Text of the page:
Wednesday March 13, 2013

Judge enters not guilty plea on behalf of Holmes in Colorado theater shooting

CENTENNIAL, Colo. (AP) -- The judge in the deadly Colorado movie theater shooting case entered a not guilty plea on behalf of James Holmes on Tuesday after the former graduate student’s defense team said he was not ready to enter one.

If Holmes is convicted, he could be executed or spend the rest of his life in prison. Judge William Sylvester said Holmes, 25, can change his plea to not guilty by reason of insanity later, if he chooses.

Such a change could be the only way Holmes could avoid life in prison or execution.

Prosecutors, for their part, have not said yet whether they will pursue the death penalty, announcing Tuesday that they will make their decision known on April 1.

The judge set Aug. 5 for the start of the trial. Prosecutors and defense attorneys declined comment.

Will nation’s uninsured get lost in long application for Obama health care plan?

WASHINGTON (AP) -- Applying for benefits under President Barack Obama’s health care overhaul could be as daunting as doing your taxes.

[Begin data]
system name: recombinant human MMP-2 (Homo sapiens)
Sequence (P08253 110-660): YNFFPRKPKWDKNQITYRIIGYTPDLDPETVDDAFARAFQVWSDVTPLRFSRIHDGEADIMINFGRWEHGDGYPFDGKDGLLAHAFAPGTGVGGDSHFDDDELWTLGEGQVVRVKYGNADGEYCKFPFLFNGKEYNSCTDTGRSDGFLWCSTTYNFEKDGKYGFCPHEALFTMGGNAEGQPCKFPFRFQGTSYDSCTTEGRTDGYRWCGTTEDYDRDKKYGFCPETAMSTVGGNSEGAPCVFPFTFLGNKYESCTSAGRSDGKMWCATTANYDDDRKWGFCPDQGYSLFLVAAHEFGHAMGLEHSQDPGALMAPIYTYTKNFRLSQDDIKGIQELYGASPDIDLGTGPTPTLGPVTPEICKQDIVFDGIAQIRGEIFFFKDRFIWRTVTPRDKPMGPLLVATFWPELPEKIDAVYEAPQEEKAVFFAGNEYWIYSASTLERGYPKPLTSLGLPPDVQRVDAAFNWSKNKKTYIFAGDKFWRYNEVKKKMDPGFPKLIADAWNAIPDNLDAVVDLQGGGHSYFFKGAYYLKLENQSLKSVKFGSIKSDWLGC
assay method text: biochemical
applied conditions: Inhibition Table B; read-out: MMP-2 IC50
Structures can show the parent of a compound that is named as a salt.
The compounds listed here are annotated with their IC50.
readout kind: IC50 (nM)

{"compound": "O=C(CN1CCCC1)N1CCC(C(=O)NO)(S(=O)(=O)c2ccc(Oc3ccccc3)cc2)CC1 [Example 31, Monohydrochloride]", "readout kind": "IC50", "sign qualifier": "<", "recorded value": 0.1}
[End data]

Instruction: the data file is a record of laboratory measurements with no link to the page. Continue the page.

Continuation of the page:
The government’s draft application runs 15 pages for a three-person family. An outline of the online version has 21 steps, some with additional questions.

Seven months before the Oct.


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1 start of enrollment season for millions of uninsured Americans, the idea that getting health insurance could be as easy as shopping online at Amazon or Travelocity is starting to look like wishful thinking.

At least three major federal agencies, including the IRS, will scrutinize your application. Checking your identity, income and citizenship is supposed to happen in real time, if you apply online.

That’s just the first part of the process, which lets you know if you qualify for financial help. The government asks to see what you’re making because Obama’s Affordable Care Act is means-tested, with lower-income people getting the most generous help to pay premiums.

House GOP budget takes aim at Obamacare, Medicaid, would lead to balance in 10 years

WASHINGTON (AP) -- House Republicans unveiled their latest budget outline on Tuesday, sticking to their plans to try to repeal so-called Obamacare, cut domestic programs ranging from Medicaid to college grants and require future Medicare patients to bear more of the program’s cost.